And a word about Bolten’s Father, CIA Espionage Agent

“When Bush (George H.W. Bush) saw the AP story in the Washington Star, he asked for an internal CIA review to verify the story (it was true), and if it would ’cause problems for Helms.’ Helms lied to a Senate committee about the CIA’s role in subverting Chilean democracy and would later be convicted for contempt of Congress.

“After investigating, Bush assistant Seymour Bolten reported the exposure of Helms’ false testimony to the Warren Commission would probably cause Helms ‘some anxious moments,’ though not ‘any additional legal problems.’ But Bush was assured that a ‘slightly better’ story had resulted from an Agency phone call to AP ‘protesting that Martin’s story was sloppy.’ Additionally, Bush was told that an unnamed journalist had ‘advised his editors…not to run the AP story.’

“Bolten complained to Bush: ‘ This is another example where material provided to the press and public in response to FOIA requests is exploited mischievously and is distorted to make headlines.’

 One might more accurately describe it as an occasion where Bush’s CIA pressured one news outlet to back away from an accurate story while using a connection in the press corps to suppress it in another (Bowen 55-6).” (Link and Link)

Aaah, secrecy, and the New American Century.

– This news release prepared by in conjunction with citizen researchers at Democratic Underground

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March 28, 2006

Andrew Card Resigns as White House
Chief of Staff

Budget Director Joshua B. Bolten Will Step in For Card

By Peter Baker and Debbi Wilgoren, Washington Post

White House Chief of Staff Andrew H. Card Jr. announced his resignation this morning after nearly 5 1/2 years as President Bush’s top aide. Bush said Card will be replaced by Joshua B. Bolten, the director of the Office of Management and Budget.

Card will serve until April 14 to provide a transition period. The move could presage broader staff changes as Bolten takes over an operation hobbled by political problems heading into a crucial midterm election season.

Bush made the announcement in the Oval Office at 8:30 a.m., standing at the podium with Card to his right, Bolten to his left. The president thanked Card for his “wise counsel, his calm in crisis, his ability, his integrity, and his tireless commitment to public service” and said “he will always be my friend.”

Turning to Bolten, Bush described his new chief of staff as a creative thinker and a strong advocate for accountability and effective management in the federal government….

Card has held the top staff job at the White House longer than any person since Sherman Adams under President Dwight D. Eisenhower and had earned enormous respect within the building and around Washington for his calm professionalism and stamina. But his stewardship of the Bush team had come under question in recent months after a series of mishaps, including the failed Supreme Court nomination of Harriet Miers, the bungled federal response to Hurricane Katrina, the slow public disclosure of Vice President Cheney’s shooting accident and the unexpected Republican revolt over a plan to turn over management at a half dozen ports to an Arab-owned company….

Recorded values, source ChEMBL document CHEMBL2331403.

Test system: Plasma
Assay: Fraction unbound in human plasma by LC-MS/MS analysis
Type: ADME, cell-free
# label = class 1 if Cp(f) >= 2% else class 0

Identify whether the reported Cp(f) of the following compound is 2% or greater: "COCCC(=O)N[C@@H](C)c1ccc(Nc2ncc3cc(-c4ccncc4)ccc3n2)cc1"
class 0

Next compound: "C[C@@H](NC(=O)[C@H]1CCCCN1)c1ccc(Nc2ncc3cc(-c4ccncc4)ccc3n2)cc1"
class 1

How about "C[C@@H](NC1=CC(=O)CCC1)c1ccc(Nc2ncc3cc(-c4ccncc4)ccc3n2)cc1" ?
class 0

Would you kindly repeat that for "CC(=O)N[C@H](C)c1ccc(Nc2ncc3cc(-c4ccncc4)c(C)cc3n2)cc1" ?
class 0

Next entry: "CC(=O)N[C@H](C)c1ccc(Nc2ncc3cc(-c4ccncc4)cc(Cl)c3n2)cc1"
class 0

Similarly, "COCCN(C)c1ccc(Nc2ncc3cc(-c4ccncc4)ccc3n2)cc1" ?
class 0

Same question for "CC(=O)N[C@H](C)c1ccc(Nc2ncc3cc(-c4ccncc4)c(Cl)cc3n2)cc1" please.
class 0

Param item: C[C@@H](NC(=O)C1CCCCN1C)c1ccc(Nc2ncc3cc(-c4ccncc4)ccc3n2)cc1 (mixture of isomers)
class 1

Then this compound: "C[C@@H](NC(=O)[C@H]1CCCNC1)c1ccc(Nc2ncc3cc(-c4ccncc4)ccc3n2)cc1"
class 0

Bolten is among the most respected officials within the administration and a trusted confidant of the president’s–not at all the kind of independent, outside voice that some pundits have said the White House should bring on board….

Bolten served as deputy White House chief of staff in Bush’s first term and then was moved over to head the budget office at a time when spending on wars in Iraq and Afghanistan as well as Medicare benefits and the recovery from Hurricane Katrina pushed up deficits.

In an attempt to deal with the new spending demands, Bolten oversaw two consecutive budgets that actually cut overall non-security discretionary domestic spending. But many Republicans in Congress have complained that the administration has not done enough to tighten the federal belt.

Bolten, a former Goldman Sachs executive, is known as a detail-oriented workaholic who often stays at work for hours after the early-to-bed president has gone to sleep. The son of a CIA official, he grew up in Northwest Washington and attended the prestigious St. Albans school, Princeton University and Stanford Law School.

Taking the microphone this morning after Bush, Bolten said he was “eager to get to work” on the president’s agenda, which he described as protecting Americans at home, promoting freedom abroad and expanding economic prosperity….

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For more on procuring government contracts:

Birds that Drink from Cesspools

Nests in The Pentagon

For more on national security:

The Department of Homeland Security

Who’s Guarding the Hen House?

For more on lobbyists:

Birds in the Lobby

For more on the power pimps:

Birds on the Power Lines

For more on think tanks:

Drowning in Think Tanks

For more on Boeing:

The Bribes & Boondoggles of Boeing

For more on Citigroup:

Vampires in the City

For more on Enron:

The Story of Enron

For more on Goldman Sachs:

Dirty Gold in Goldman Sachs

For more on PricewaterhouseCoopers:

What Price Waterhouse?

For more on all of the above:

Dirty Money, Dirty Politics & Bishop Estate







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Last updated March 28, 2006, by The Catbird